The Willamette Valley put Oregon on the wine-drinking map. This 120-mile-long region, flanked by Portland and Eugene, is responsible for 72 percent of the state’s wine production and all of its most revered wineries. As the region’s reputation has soared, oenophiles have championed the particularities of the region as a whole, as well as the appellations within the Willamette Valley.

Though the Willamette Valley was officially established in 1983, its signature Pinot Noir grape was first planted in 1965 when several California producers, particularly David Lett of Eyrie Vineyards, traveled north in search of cooler climates. This close tie between the Willamette Valley and Pinot Noir is one of the reasons why producers see value in dissecting the appellation into more specific sub-regions. An incredibly expressive grape, Pinot Noir can demonstrate marked differences in even slightly varying terroirs, so while Willamette Pinot Noir is generally thought to strike a balance between Old World structure and New World fruit, distinct styles can differ greatly from one sub-region to another.

This cool, humid Oregon region has a mix of soils, including marine sedimentary soil, windblown silts, and famous volcanic basalt-based soils. These all contribute to different styles of Pinot Noir. The best of these soils are found in six distinct areas in the northern part of the Willamette Valley, particularly on the low slopes and hillsides above the valley floor, which can be too fertile for quality wine. These six regions — Chehalem Mountains, Dundee Hills, Yamhill-Carlton, Ribbon Ridge, McMinnville, and Eola-Amity Hills — gained individual AVA statuses in 2005 and 2006. They now contain over 60 percent of the Willamette Valley’s planted vineyards, cementing the area as the heart of the region’s wine production.

A Guide to the Willamette Valley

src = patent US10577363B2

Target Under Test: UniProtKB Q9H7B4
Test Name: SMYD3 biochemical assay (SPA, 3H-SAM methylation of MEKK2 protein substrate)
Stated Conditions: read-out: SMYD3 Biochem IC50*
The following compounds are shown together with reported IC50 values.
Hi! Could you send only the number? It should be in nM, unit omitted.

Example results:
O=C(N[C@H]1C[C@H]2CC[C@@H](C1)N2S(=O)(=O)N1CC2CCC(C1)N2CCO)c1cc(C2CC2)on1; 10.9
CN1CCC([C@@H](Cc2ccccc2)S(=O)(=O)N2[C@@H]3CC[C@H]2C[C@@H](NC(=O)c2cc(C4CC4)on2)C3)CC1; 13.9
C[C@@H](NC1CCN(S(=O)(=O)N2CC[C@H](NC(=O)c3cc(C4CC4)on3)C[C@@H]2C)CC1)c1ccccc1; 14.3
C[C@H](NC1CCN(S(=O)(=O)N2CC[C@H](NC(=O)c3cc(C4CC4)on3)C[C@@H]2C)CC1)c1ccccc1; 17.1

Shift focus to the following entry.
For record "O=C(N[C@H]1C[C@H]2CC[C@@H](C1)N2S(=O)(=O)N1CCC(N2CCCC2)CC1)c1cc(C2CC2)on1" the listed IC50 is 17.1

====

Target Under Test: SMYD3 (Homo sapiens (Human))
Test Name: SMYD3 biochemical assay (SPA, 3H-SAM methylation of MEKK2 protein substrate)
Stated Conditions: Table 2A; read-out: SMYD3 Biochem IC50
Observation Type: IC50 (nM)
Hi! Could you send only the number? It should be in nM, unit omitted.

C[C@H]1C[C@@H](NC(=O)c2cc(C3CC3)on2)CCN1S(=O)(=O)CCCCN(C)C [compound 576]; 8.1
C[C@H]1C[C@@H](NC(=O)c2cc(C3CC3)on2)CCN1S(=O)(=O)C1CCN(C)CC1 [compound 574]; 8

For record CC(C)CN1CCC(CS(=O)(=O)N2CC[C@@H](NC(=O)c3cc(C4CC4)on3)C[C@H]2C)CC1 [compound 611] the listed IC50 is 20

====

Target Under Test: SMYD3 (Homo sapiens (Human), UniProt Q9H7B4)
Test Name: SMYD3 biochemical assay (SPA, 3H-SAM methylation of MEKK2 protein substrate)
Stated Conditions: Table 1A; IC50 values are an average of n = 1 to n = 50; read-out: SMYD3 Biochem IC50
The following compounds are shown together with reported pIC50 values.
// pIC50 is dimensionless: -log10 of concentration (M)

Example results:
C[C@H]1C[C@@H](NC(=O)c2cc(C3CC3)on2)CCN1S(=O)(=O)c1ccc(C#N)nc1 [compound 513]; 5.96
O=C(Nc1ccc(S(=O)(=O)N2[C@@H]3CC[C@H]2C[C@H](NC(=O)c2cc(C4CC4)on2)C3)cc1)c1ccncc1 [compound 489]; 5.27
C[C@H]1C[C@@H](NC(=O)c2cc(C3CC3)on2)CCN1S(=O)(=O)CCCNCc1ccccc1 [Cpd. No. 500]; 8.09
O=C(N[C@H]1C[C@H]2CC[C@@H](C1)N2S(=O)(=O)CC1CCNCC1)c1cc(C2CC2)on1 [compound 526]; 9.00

While more Willamette Valley Pinot Noirs are being labeled with their specific sub-appellations, the region might become even more focused in the coming years. Several petitions have been submitted or are pending final approval for new Willamette Valley appellations, such as Van Duzer Corridor, which is expected to become official later this year, and Tualatin Hills, which has at least one more year to wait before confirmation.

Until then, this guide to the Willamette Valley will take you on a journey through Oregon’s most important wine region, giving you the lowdown on exactly what to expect from each of its distinctive and delicious sub-AVAs.

Chehalem Mountains

Just 30 minutes outside Portland, the most northerly Willamette Valley appellation is defined by a series of ridges and hills that stretch from southeast to northwest. The Chehalem Mountains AVA is home to the highest point in the entire valley, and has variable soils and mesoclimates throughout. Vineyards closer to the Pacific Ocean in the northwest withstand rainier conditions, while those in the southeast tend to be warmer and drier, and grapes on higher slopes ripen earlier than those on lower slopes. These wide-ranging conditions lend themselves to high variability of the resulting wines, from light and fruity to intense and forest floor-like, all with fine structure and texture.